Dengue Fever Information
Dengue fever is a virus that is spread by infected mosquitoes and is not transmitted directly from person to person. Symptoms include severe headaches, rash, and pain in eyes, joints, muscles and bones. If you believe you may be suffering from dengue fever, contact your health care provider and follow their recommendations.
To prevent the potential spread of dengue fever, the State Department of Health recommends residents remove standing water at their homes and businesses, and water catchment systems should be covered to prevent possible breeding opportunities. Avoid mosquito bites by wearing long sleeves and pants outdoors, and use mosquito repellent if going to an area where you are likely to get bitten.
The State Department of Health and County of Hawaii are working together to identify areas or locations of possible affected mosquitoes and are taking measures to address any concerns to ensure the safety of the community. This includes areas around County of Hawaii workplaces and facilities.
The County of Hawai‘i is working with the State Department of Health to get information out to our community about dengue fever and how we can all work together to stop its spread on Hawai‘i Island.
For information about dengue fever, frequently asked questions, the latest case count, and downloadable handouts to share with others, visit the State Department of Health’s website at health.hawaii.gov.
State Department of Health Phone Numbers:
- Hilo: 974-6001
- Kona: 322-4880
To see the latest Hawai‘i County Civil Defense updates and sign up to get them sent to your phone or email, visit hawaiicounty.gov/active-alerts/.
Frequently Asked Questions
What is dengue fever?
Dengue fever is a viral illness spread by mosquitoes.
How do you get it?
The dengue virus is spread through the bite of infected Aedes mosquitoes. Dengue is not spread directly from one person to another.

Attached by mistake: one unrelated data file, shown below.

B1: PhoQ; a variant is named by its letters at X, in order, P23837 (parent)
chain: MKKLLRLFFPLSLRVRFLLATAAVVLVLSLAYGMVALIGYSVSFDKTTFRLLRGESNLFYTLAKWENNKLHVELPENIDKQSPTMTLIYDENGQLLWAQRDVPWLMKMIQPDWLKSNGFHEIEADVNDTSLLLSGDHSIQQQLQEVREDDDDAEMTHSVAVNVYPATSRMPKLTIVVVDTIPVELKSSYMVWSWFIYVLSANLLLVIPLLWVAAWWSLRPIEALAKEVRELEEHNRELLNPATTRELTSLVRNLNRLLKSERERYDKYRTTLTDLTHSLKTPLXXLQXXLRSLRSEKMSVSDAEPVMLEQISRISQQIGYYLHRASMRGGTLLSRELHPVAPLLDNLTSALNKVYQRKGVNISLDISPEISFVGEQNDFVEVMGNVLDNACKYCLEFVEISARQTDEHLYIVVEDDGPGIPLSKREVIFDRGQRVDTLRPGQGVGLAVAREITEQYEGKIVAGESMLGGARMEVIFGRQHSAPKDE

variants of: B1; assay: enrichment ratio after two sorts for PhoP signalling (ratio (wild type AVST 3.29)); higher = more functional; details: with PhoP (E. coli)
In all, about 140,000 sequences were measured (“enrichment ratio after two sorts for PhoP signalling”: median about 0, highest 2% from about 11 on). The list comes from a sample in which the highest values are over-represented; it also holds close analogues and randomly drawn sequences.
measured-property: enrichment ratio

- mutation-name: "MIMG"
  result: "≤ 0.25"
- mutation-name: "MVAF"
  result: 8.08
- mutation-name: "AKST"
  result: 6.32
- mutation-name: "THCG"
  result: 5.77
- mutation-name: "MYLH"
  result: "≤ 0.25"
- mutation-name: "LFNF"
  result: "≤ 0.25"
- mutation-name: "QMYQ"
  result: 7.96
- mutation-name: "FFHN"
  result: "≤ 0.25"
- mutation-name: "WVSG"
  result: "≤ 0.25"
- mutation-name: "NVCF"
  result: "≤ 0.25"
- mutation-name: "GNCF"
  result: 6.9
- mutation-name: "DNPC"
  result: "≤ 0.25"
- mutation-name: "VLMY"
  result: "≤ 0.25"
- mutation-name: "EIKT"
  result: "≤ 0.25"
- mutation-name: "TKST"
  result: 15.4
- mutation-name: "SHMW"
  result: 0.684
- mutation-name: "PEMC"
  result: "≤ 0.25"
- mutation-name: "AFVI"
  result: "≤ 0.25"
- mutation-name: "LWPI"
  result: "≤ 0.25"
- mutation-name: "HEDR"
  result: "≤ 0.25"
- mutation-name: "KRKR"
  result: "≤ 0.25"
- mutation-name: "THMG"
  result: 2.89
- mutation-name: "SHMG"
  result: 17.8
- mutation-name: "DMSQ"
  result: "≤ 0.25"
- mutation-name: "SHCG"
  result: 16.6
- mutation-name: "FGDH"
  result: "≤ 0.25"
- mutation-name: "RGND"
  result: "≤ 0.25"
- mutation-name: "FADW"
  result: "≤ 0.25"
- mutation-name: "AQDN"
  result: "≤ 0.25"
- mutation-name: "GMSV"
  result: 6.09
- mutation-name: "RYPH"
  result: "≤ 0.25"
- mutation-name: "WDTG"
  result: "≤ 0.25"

What are the symptoms of dengue fever?
The symptoms of dengue fever include sudden onset of fever, severe headaches, eye, joint, and muscle pain, and rash. The rash typically appears on the hands, arms, legs and feet 3 to 4 days after the fever begins. Minor bleeding problems can also occur. The symptoms usually go away completely within 1 to 2 weeks. Sometimes, peoplewith dengue fever have blood clotting problems. When this happens, the illness is called dengue hemorrhagic fever. Dengue hemorrhagic fever is a very serious illness with abnormal bleeding and very low blood pressure (shock). The symptoms usually start 5 to 6 days after being bitten by infected mosquitoes, but the onset can range from 2 to 15 days.
What is the treatment for dengue fever?
There is no specific treatment for dengue fever. Bed rest and acetaminophen (Tylenol) to treat fever and pain are recommended. Aspirin and NSAIDS (ibuprofen, naproxen) are not recommended as they can make bleeding problems worse. There is currently no vaccine for dengue fever.
How can you keep from getting it?
When traveling to areas that have dengue fever, try to avoid exposure to mosquitoes. Aedes mosquitoes are usually most active in the early morning hours after daybreak, in the late afternoon before dark, and any time during the day when indoors or in shady areas. Use mosquito netting over beds, and screens on windows and doorways. Use mosquito repellents and wear appropriate clothing such as long-‐sleeved shirts and long pants that reduce exposure to mosquito bites. Mosquitoes are drawn to dark colors; so if possible, wear white or light colored clothing when you are likely to be exposed to biting mosquitoes.